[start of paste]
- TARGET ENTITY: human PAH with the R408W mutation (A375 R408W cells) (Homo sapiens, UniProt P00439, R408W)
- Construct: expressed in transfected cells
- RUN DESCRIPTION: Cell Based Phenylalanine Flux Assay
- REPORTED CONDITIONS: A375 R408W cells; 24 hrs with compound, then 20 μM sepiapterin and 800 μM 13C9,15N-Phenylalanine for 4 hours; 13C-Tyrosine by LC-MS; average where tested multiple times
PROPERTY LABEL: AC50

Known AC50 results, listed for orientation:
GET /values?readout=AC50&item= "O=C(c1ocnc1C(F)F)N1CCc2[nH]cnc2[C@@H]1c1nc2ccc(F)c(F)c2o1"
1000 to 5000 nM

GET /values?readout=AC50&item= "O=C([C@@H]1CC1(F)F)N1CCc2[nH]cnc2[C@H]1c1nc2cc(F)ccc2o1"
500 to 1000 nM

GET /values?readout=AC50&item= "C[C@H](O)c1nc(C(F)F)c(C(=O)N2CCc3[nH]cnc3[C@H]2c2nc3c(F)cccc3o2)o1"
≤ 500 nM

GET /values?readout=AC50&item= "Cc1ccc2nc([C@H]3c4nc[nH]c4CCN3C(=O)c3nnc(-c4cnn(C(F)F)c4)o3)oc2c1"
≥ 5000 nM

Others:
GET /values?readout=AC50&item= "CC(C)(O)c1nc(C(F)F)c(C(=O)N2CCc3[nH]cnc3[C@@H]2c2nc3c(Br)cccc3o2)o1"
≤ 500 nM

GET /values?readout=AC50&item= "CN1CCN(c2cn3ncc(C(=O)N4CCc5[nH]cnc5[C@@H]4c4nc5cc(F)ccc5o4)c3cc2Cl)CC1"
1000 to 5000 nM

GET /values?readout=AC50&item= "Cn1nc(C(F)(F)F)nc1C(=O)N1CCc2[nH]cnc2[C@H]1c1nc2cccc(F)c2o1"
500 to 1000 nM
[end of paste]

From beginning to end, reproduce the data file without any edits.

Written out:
- TARGET ENTITY: human PAH with the R408W mutation (A375 R408W cells) (Homo sapiens, UniProt P00439, R408W)
- Construct: expressed in transfected cells
- RUN DESCRIPTION: Cell Based Phenylalanine Flux Assay
- REPORTED CONDITIONS: A375 R408W cells; 24 hrs with compound, then 20 μM sepiapterin and 800 μM 13C9,15N-Phenylalanine for 4 hours; 13C-Tyrosine by LC-MS; average where tested multiple times
PROPERTY LABEL: AC50

Known AC50 results, listed for orientation:
GET /values?readout=AC50&item= "O=C(c1ocnc1C(F)F)N1CCc2[nH]cnc2[C@@H]1c1nc2ccc(F)c(F)c2o1"
1000 to 5000 nM

GET /values?readout=AC50&item= "O=C([C@@H]1CC1(F)F)N1CCc2[nH]cnc2[C@H]1c1nc2cc(F)ccc2o1"
500 to 1000 nM

GET /values?readout=AC50&item= "C[C@H](O)c1nc(C(F)F)c(C(=O)N2CCc3[nH]cnc3[C@H]2c2nc3c(F)cccc3o2)o1"
≤ 500 nM

GET /values?readout=AC50&item= "Cc1ccc2nc([C@H]3c4nc[nH]c4CCN3C(=O)c3nnc(-c4cnn(C(F)F)c4)o3)oc2c1"
≥ 5000 nM

Others:
GET /values?readout=AC50&item= "CC(C)(O)c1nc(C(F)F)c(C(=O)N2CCc3[nH]cnc3[C@@H]2c2nc3c(Br)cccc3o2)o1"
≤ 500 nM

GET /values?readout=AC50&item= "CN1CCN(c2cn3ncc(C(=O)N4CCc5[nH]cnc5[C@@H]4c4nc5cc(F)ccc5o4)c3cc2Cl)CC1"
1000 to 5000 nM

GET /values?readout=AC50&item= "Cn1nc(C(F)(F)F)nc1C(=O)N1CCc2[nH]cnc2[C@H]1c1nc2cccc(F)c2o1"
500 to 1000 nM